In its final year, Cassini plunged where no spacecraft had plunged before, down in the space between Saturn and its rings. Again and again it dove, for a total of 22 orbits. In the data collecting during those breakneck dives, astronomers have just found new information about the way tiny moons sculpt and carve those rings.
It is, they say, not only new evidence that Saturn's rings are much younger than the planet, but also a window into the way planets form in the giant rings of dust and debris that circle newborn stars.
The new data, collected using four of Cassini's instruments, show the rings in more detail than ever before.
"It's like turning the power up one more notch on what we could see in the rings. Everyone just got a clearer view of what's going on," said Cassini Project Scientist Linda Spilker of JPL-NASA. "Getting that extra resolution answered many questions, but so many tantalising ones remain."
They reveal the delicate straw-like textures and clumps within the rings, and patterns produced by the movement of the shepherd moons, such as Daphnis. Scientists have also compiled new maps of the colours, temperatures, and chemistry of the rings.
In turn, this information answers some intriguing questions. For instance, a series of streaks generated by impacts in the F ring - that's the outermost of the main rings - are all the same length and orientation.
That implies a flock of impactors that is orbiting Saturn, not a swarm of rogue cometary debris in orbit around the Sun.
The data also ponied up some new information about Daphnis. The shepherd moon's shenanigans in its clear lane we call the Keeler gap are already pretty well documented, but new images have revealed thin strands of ring material separating from the crests in the moon's wake.
But not everything is enlightening. Cassini scientists spotted something they don't yet understand: three distinct textures - smooth, clumpy, and streaky. These features occur in the rings in distinct belts, with sharp, well-defined edges.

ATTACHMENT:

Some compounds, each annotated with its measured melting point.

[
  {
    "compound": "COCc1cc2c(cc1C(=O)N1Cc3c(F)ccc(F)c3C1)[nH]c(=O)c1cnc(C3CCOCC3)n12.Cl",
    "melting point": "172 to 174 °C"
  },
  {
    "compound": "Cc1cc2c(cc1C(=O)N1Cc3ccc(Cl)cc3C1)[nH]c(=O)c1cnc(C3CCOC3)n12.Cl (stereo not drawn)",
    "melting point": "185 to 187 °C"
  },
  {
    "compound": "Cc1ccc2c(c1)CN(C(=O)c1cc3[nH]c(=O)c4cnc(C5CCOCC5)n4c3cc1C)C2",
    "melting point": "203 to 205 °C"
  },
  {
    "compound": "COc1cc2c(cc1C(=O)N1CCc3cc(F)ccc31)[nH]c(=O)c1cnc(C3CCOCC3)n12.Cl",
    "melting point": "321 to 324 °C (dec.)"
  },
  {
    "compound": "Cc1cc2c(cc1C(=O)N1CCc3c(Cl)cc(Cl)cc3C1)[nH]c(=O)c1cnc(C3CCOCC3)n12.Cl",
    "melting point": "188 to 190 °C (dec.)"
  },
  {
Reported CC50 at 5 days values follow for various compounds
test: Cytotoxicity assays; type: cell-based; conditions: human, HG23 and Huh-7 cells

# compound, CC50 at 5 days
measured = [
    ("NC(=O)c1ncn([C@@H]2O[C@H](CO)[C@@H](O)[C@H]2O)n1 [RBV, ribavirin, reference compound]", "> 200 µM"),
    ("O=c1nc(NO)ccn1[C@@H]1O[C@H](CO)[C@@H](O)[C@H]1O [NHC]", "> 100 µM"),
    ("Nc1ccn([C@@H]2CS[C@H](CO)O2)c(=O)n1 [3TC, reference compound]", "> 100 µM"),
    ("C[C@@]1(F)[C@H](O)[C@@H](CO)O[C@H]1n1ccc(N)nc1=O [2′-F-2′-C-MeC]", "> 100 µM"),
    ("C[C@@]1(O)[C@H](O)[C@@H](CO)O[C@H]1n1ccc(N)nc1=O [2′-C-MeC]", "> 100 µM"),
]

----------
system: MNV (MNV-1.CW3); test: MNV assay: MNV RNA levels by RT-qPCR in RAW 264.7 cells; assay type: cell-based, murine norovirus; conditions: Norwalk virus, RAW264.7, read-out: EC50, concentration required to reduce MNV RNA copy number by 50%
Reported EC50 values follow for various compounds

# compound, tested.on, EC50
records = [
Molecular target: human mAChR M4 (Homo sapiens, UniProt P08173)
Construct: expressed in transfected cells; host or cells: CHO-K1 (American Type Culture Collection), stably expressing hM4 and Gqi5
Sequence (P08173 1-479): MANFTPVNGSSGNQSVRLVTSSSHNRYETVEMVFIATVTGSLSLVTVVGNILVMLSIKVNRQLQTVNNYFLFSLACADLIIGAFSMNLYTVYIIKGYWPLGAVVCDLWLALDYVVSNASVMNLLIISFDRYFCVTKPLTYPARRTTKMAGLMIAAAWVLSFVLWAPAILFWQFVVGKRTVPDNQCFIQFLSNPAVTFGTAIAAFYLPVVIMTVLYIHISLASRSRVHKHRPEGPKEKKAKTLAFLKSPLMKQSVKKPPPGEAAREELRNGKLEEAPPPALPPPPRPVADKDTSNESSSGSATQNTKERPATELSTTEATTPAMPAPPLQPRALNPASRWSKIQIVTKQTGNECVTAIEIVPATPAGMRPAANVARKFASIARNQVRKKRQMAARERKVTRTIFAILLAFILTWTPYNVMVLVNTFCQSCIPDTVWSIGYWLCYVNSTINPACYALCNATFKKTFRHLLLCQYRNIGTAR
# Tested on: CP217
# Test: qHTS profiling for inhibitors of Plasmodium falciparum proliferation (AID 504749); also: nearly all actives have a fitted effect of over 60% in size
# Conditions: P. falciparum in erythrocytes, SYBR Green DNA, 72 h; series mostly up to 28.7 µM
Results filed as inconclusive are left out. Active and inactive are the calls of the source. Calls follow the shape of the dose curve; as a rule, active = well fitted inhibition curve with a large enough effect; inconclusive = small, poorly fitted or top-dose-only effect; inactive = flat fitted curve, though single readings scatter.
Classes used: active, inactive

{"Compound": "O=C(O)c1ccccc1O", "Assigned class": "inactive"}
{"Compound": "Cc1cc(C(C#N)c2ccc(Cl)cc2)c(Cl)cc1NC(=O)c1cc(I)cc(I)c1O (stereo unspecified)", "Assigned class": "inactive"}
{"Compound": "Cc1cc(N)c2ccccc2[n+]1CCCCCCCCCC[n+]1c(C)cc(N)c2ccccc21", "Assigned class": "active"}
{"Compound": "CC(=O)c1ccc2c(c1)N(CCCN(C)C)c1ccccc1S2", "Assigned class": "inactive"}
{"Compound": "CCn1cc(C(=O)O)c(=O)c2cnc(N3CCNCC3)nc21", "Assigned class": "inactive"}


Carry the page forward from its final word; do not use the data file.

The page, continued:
The problem is, so far the textures cannot be linked to any feature of the rings identified to date.
"This tells us the way the rings look is not just a function of how much material there is," said astronomer Matt Tiscareno of the SETI Institute.
"There has to be something different about the characteristics of the particles, perhaps affecting what happens when two ring particles collide and bounce off each other.
"And we don't yet know what it is."
There were more mysteries in the rings' chemistry, revealed by Cassini's Visible and Infrared Mapping Spectrometer.
In the outermost part of the A ring, the spectral map revealed an abundance of weak water ice. This was a surprise, because the region is highly reflective, which usually indicates water ice of high purity, or strong water ice. Exactly how it is so reflective is a puzzle.
And the spectral analysis also detected no methane or ammonia ice in the rings. This is also a head-scratcher, since last year scientists had found, among other organics, ammonia and methane raining down on Saturn from its innermost ring.
But that's OK. Because, even though the probe's mission ended nearly two years ago now, there's a lot more Cassini data yet to be unravelled.
"We see so much more, and closer up, and we're getting new and more interesting puzzles," said astronomer Jeff Cuzzi of NASA.
"We are just settling into the next phase, which is building new, detailed models of ring evolution - including the new revelation from Cassini data that the rings are much younger than Saturn."
Better hurry though. In 100 million years, those glorious rings might be entirely gone.
The research has been published in Science.